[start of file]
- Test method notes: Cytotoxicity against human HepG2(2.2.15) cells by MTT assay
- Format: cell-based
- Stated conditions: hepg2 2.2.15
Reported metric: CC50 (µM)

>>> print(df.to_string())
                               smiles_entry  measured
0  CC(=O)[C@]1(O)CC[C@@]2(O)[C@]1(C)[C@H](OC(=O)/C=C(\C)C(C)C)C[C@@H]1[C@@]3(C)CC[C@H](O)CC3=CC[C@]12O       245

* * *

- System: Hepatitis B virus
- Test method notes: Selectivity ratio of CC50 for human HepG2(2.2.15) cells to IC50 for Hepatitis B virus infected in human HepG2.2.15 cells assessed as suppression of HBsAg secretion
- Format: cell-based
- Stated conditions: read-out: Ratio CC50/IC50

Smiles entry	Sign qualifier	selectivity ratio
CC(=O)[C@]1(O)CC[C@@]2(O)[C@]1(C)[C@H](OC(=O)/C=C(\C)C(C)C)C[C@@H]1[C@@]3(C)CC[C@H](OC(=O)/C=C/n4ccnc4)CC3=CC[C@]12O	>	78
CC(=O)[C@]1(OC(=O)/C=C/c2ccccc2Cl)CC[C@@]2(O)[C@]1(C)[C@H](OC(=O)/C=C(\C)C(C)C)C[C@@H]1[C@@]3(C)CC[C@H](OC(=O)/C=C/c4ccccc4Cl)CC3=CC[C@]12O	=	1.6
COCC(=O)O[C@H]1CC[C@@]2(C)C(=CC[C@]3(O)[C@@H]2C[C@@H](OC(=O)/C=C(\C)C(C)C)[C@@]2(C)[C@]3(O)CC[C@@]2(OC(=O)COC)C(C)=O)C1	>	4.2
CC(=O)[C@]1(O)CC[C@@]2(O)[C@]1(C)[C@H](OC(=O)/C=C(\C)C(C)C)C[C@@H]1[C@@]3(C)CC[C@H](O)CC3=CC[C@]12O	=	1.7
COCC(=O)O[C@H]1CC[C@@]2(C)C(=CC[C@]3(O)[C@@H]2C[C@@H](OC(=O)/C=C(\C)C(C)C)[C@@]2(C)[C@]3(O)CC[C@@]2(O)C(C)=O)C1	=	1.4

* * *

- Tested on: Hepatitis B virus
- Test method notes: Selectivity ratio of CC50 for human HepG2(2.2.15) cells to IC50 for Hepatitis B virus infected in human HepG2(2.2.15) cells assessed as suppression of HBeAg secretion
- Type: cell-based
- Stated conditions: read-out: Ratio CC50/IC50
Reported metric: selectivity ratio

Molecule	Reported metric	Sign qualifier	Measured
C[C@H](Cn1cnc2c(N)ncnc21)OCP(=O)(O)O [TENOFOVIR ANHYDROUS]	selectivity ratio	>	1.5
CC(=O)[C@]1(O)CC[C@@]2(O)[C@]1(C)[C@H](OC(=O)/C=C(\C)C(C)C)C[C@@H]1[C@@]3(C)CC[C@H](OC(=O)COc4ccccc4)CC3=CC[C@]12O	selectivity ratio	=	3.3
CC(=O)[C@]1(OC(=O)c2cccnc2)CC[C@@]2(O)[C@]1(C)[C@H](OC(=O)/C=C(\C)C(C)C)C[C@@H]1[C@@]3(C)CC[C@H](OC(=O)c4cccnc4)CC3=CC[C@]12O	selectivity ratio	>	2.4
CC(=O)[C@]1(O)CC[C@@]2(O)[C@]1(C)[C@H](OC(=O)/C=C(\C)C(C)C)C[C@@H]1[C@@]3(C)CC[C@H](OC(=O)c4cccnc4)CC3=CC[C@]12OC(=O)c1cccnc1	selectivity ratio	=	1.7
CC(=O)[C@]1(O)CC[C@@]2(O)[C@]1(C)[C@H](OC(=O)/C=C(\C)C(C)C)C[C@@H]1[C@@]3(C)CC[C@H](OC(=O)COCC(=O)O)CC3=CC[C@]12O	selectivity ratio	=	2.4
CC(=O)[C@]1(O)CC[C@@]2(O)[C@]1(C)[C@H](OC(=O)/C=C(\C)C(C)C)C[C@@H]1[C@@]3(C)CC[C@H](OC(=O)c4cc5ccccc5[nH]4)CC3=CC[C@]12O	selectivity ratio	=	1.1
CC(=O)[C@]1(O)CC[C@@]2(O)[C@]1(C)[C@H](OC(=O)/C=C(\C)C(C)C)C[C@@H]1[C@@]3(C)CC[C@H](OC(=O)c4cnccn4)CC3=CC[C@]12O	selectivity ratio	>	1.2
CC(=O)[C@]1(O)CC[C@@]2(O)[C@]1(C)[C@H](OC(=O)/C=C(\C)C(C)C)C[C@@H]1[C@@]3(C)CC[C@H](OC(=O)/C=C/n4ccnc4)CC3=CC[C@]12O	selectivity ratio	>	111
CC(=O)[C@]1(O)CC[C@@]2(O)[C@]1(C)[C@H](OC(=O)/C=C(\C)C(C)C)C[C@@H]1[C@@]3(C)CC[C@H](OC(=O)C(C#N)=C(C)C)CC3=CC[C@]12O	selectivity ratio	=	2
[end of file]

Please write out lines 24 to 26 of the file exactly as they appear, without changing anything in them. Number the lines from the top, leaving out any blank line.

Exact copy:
Reported metric: selectivity ratio

Molecule	Reported metric	Sign qualifier	Measured
C[C@H](Cn1cnc2c(N)ncnc21)OCP(=O)(O)O [TENOFOVIR ANHYDROUS]	selectivity ratio	>	1.5